Computer Science 162 — Operating Systems and System Programming (4 Units)
The purpose of this course is to teach the design of operating systems and operating systems concepts that appear in other advanced systems. Topics covered include operating systems, systems programming, networked and distributed systems, and storage systems, including multiple-program systems (processes, interprocess communication, synchronization), memory allocation (segmentation, paging), resource allocation and scheduling, file systems, basic networking (sockets, layering, APIs, reliability), transactions, security and privacy.
- CS 61C
- Math 55 or CS 70
This means, in particular, that you know C, and data structures (at the level covered in CS 61A/61B), have done some assembly language programming, and you know basic probability (means, standard deviations, etc.).
- OS History
- OS Primitives
- Concurrency and Synchronization
- Virtual Memory
- Scheduling, Queuing Theory
- Distributed Systems
- Basic Security and Networking
- System Programming
- Multi-program Systems
- Resource Allocation and Scheduling
- 2-3 Midterms
- Final Exam (some offerings only)
- 3-part project (done in groups of 4)
- 6 Homework Assignments
- 20-30 hour/person per project
- 4 hours lecture/discussion per week
When to take
Most people take this course in their junior or senior year. It is beneficial to take this course directly after taking 61C, to keep the overlapping concepts fresh. This class is a large time commitment so it is recommended to take this with other lighter workload classes.
- CS 152: Exploring the lower level architecture that supports operating systems.
- CS 161: Exploring security aspects of operating systems and malicious code.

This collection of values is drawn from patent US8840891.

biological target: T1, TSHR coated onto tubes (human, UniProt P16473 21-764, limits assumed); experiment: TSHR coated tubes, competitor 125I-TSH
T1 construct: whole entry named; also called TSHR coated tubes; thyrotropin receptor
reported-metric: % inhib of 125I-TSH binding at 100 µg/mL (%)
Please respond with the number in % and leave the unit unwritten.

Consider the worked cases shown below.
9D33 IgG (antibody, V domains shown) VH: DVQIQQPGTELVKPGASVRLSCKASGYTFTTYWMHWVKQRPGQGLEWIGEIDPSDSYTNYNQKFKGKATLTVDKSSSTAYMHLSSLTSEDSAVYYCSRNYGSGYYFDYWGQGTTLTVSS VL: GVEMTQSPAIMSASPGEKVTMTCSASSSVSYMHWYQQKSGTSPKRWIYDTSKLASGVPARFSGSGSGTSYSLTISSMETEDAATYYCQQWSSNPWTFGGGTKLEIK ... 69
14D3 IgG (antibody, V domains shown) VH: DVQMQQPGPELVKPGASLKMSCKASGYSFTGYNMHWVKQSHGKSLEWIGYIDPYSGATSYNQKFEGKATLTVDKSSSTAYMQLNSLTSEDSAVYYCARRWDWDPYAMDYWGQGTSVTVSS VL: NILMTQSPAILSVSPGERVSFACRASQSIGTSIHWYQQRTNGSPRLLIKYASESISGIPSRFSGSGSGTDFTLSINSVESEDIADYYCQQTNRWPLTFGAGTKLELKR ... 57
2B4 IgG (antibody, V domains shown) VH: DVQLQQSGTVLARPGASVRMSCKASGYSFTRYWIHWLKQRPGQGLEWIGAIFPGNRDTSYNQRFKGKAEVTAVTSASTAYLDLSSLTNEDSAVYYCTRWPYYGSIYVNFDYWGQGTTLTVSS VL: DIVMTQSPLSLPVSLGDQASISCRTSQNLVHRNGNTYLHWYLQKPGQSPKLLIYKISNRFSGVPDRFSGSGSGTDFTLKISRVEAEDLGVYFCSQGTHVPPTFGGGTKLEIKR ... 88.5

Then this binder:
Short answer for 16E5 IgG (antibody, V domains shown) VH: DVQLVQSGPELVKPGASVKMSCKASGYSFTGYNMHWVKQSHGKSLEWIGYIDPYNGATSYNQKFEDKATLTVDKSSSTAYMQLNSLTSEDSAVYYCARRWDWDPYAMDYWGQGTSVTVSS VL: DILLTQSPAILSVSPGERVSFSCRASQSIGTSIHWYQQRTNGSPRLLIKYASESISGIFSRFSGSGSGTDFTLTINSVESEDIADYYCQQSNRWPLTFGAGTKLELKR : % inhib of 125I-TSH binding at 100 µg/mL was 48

- CS 168/EE 122: Deeper look into networking and the internet.
Usefulness for Research or Internships
- You should almost definitely take this course if you are CS focused, as it introduces many topics in modern software engineering, and greatly helps develop coding maturity.
- This class is essential in getting jobs or internships, as Operating Systems are a core concept that most recruiters will ask you to have a solid understanding of. Oftentimes interviewers will ask about the concepts learned in this class such as concurrency, the kernel, or memory.
- This is one of few classes that introduces you to the idea of working in a large group (4-5 students), and it is most likely that you will be working in such a group in the workforce.
- This class is beneficial if you are interested in research since a lot of research is done in improving different parts of the OS.
- Finding a group before going to class is critical so that you can be sure that you will be compatible with their working habits. Your group can make or break your project performance.
- Make sure you read the specs very carefully before diving into the coding. Plan on doing most of your work for the project on the design document.
- Debugging is an underrated skill, as bugs in your projects may be hard to find by eye test. If possible, try to familiarize yourself with GDB.
Last edited: Summer 2020